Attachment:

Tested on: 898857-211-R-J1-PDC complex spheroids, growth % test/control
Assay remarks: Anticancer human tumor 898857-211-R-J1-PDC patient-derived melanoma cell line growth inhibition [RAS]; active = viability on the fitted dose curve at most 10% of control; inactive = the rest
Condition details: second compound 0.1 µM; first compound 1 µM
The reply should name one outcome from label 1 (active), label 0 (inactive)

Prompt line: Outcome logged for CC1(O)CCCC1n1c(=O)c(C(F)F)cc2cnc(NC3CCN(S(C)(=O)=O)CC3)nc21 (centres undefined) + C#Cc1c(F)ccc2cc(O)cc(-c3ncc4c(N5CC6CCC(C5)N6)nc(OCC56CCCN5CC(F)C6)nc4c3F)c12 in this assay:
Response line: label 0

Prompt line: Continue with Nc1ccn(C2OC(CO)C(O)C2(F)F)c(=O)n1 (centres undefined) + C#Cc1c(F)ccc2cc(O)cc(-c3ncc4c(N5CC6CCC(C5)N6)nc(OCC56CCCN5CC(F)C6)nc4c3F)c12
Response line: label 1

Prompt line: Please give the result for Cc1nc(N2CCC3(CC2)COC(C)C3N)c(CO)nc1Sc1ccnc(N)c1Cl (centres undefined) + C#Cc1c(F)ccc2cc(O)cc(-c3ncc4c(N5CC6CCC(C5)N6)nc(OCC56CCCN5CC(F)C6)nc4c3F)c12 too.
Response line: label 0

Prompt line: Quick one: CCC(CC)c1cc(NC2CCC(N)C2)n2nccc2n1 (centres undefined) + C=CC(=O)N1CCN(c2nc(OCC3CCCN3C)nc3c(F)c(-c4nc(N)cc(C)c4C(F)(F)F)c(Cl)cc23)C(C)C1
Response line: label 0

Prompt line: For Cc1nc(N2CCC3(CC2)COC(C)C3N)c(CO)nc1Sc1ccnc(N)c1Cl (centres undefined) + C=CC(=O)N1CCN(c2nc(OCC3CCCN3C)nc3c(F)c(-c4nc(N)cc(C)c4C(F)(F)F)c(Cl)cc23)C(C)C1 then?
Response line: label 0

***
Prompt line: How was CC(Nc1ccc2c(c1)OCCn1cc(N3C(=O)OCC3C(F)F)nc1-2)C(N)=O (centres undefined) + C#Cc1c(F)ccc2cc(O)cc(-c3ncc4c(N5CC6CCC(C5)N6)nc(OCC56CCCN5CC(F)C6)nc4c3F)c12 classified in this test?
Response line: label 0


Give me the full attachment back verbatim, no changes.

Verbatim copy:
Tested on: 898857-211-R-J1-PDC complex spheroids, growth % test/control
Assay remarks: Anticancer human tumor 898857-211-R-J1-PDC patient-derived melanoma cell line growth inhibition [RAS]; active = viability on the fitted dose curve at most 10% of control; inactive = the rest
Condition details: second compound 0.1 µM; first compound 1 µM
The reply should name one outcome from label 1 (active), label 0 (inactive)

Prompt line: Outcome logged for CC1(O)CCCC1n1c(=O)c(C(F)F)cc2cnc(NC3CCN(S(C)(=O)=O)CC3)nc21 (centres undefined) + C#Cc1c(F)ccc2cc(O)cc(-c3ncc4c(N5CC6CCC(C5)N6)nc(OCC56CCCN5CC(F)C6)nc4c3F)c12 in this assay:
Response line: label 0

Prompt line: Continue with Nc1ccn(C2OC(CO)C(O)C2(F)F)c(=O)n1 (centres undefined) + C#Cc1c(F)ccc2cc(O)cc(-c3ncc4c(N5CC6CCC(C5)N6)nc(OCC56CCCN5CC(F)C6)nc4c3F)c12
Response line: label 1

Prompt line: Please give the result for Cc1nc(N2CCC3(CC2)COC(C)C3N)c(CO)nc1Sc1ccnc(N)c1Cl (centres undefined) + C#Cc1c(F)ccc2cc(O)cc(-c3ncc4c(N5CC6CCC(C5)N6)nc(OCC56CCCN5CC(F)C6)nc4c3F)c12 too.
Response line: label 0

Prompt line: Quick one: CCC(CC)c1cc(NC2CCC(N)C2)n2nccc2n1 (centres undefined) + C=CC(=O)N1CCN(c2nc(OCC3CCCN3C)nc3c(F)c(-c4nc(N)cc(C)c4C(F)(F)F)c(Cl)cc23)C(C)C1
Response line: label 0

Prompt line: For Cc1nc(N2CCC3(CC2)COC(C)C3N)c(CO)nc1Sc1ccnc(N)c1Cl (centres undefined) + C=CC(=O)N1CCN(c2nc(OCC3CCCN3C)nc3c(F)c(-c4nc(N)cc(C)c4C(F)(F)F)c(Cl)cc23)C(C)C1 then?
Response line: label 0

***
Prompt line: How was CC(Nc1ccc2c(c1)OCCn1cc(N3C(=O)OCC3C(F)F)nc1-2)C(N)=O (centres undefined) + C#Cc1c(F)ccc2cc(O)cc(-c3ncc4c(N5CC6CCC(C5)N6)nc(OCC56CCCN5CC(F)C6)nc4c3F)c12 classified in this test?
Response line: label 0